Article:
And the primary bias of journalism, now and always, is toward power. That's the whole point of The Post, the Steven Spielberg movie of a couple years back about the publication of the Pentagon Papers, that showed that the government, meaning administrations from both parties, had been covering up the truth about the Vietnam War -- and journalists had been letting them do it. Because who wants to risk losing all that juicy access? Plus the parties are swell. (As long as the powerful keep their crimes relatively discreet, the press often doesn't want to know. Plus those stories tend to be a lot of hard work to cover, and it's much easier to do a story about a poor person whose crimes are more straightforward.) The whole movie starts with the Post being told they won't be allowed into the White House because they published unflattering coverage of the president's daughter's wedding: you have to keep the important people happy. Over the course of the (mostly true but simplified) story, Hanks' character, the editor Ben Bradlee, and Meryl Streep's character, the paper's owner Katharine Graham, have to own up to their part in the cover-up and betray their powerful friends to bring the truth to light. Similarly Spotlight, in which one of the main characters is Bradlee's son, portrays the same dynamic thirty years later, except in that case, the powerful friends that nobody wants to betray are the leaders of the Boston archdiocese of the Catholic church.

That's the bias we should always be suspecting. All the other biases that people complain about are as nothing compared to that.

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When Ike Jackson himself is captured on a video making wildly inappropriate comments to HS students, then IMO the jury is not still out. The one video alone should have resulted in him being released

I reported to several sources and nothing was done.  I was threatened and had to get my attorney involved.  I definitely don’t feel responsible that this was person was allowed to continue in drum cor

People, please.   Can you stick to the topic,  which is the allegations against Ike Jackson?   You are wasting a lot of other people's time who are trying to find the actual topic info, with this nons

39 minutes ago, N.E. Brigand said:

The absolute biggest problem with journalism today, by far, is that there's too little of it. It's not even close.

Particularly at the local level.

A few big newspapers like the New York Times, the Washington Post, and the Wall Street Journal are flourishing.

But across the U.S., the local papers have been destroyed by the internet, and have shut down utterly or are bare shells of what they need to be and used to be. From the 1970s through the 1990s, local newspapers were bringing in so much advertising and subscription revenue that owning one was practically a license to print money. Accordingly, lots of local newspapers were bought up by national corporations, who often paid more than they should have, believing that their expenditures would be more than paid back in the long run.

And then the internet happened, and there goes the advertising revenue (e.g., who needs to pay your paper for a classified ad if you've got Craigslist?), and also the public found they could get the content they wanted for "free," so there goes subscriptions. (But if a company is giving you something for free, that means you're the commodity.)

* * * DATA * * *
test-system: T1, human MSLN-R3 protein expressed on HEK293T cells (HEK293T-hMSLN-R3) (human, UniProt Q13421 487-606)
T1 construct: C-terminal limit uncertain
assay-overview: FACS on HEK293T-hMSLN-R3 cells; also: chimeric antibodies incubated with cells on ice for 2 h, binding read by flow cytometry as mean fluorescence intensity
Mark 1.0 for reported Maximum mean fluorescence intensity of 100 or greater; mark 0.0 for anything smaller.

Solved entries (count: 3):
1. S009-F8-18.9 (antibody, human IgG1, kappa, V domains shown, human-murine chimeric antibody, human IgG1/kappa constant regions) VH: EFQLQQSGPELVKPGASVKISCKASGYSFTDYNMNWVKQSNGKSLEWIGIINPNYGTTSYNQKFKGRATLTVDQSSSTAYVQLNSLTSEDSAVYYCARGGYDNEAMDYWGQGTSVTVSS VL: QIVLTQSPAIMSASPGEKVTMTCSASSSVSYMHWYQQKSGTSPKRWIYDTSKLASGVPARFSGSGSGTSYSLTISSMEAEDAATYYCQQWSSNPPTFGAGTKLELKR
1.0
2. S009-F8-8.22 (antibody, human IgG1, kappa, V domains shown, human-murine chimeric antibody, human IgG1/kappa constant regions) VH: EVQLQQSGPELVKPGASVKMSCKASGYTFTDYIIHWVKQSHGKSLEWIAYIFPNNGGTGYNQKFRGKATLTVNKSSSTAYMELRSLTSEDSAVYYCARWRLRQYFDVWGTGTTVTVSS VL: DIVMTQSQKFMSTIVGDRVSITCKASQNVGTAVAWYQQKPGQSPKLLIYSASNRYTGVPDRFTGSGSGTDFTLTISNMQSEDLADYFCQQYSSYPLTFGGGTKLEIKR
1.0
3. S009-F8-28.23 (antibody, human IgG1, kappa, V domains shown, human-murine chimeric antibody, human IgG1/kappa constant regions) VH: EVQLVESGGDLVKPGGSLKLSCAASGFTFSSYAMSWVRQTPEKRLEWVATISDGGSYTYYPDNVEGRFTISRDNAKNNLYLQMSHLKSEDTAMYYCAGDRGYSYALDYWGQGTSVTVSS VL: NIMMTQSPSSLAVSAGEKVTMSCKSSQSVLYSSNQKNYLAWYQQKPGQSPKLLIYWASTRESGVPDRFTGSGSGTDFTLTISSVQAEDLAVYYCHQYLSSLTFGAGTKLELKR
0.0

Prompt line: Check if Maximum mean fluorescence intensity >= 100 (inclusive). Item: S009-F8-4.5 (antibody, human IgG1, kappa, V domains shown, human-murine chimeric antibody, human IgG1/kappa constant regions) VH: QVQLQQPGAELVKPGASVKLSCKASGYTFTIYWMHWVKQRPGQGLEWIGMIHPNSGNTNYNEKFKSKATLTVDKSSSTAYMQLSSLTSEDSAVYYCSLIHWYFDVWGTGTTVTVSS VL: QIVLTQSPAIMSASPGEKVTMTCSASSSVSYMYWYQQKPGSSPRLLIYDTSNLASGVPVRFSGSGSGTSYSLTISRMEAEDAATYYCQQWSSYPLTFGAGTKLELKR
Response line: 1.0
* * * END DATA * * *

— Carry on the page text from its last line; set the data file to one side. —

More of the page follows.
On top of that, in the past decade, Google, Facebook, and a few other tech companies took over the advertising for those media companies that had found a way to survive on the internet. And then they began to squeeze those media companies.

Facebook in particular destroyed a number of outlets by flat out lying to them. Facebook told media companies that their print work wasn't generating enough ad revenue and that customers were only interested in attaching ads to video content. So about five years ago, you saw a whole bunch of companies fire their print teams and announce that they were "pivoting to video," which is much more expensive to produce. As a result, not only did a lot of good reporters lose their jobs, but a number of companies went under or were permanently damaged. And then a few years later, Facebook admitted that wasn't true. The numbers were bogus. (Facebook is evil, the worst single force in public life in America and abroad.)

As I've noted before, Cleveland's major newspaper, the Plain Dealer, went from having hundreds of reporters and editors in the 1990s to having a couple dozen today, and none of them actually work for the paper itself, which earlier this year eliminated all of its writing positions, and shifted all local content generation to cleveland.com, the online brand that their parent company set up about twenty years ago. Because the former were union employees and the latter were not. God forbid they have to pay someone a decent wage.

What does all that mean? It means across this country, there's very few people to hold local wrongdoers to account, be they politicians or corporations or anyone else. You want to get away with a crime? Pay off your local mayor and sheriff and have at it, and no one will ever know. Thus my signature:

"First they came for the journalists. ... We don't know what happened after that."

That huge scandal that recently broke in Ohio, in which it turns out that the speaker of the state house was part of a $600 million bribery scheme? It would have been much harder to pull off with a robust local media. And I guarantee you that there are other schemes like that in other states.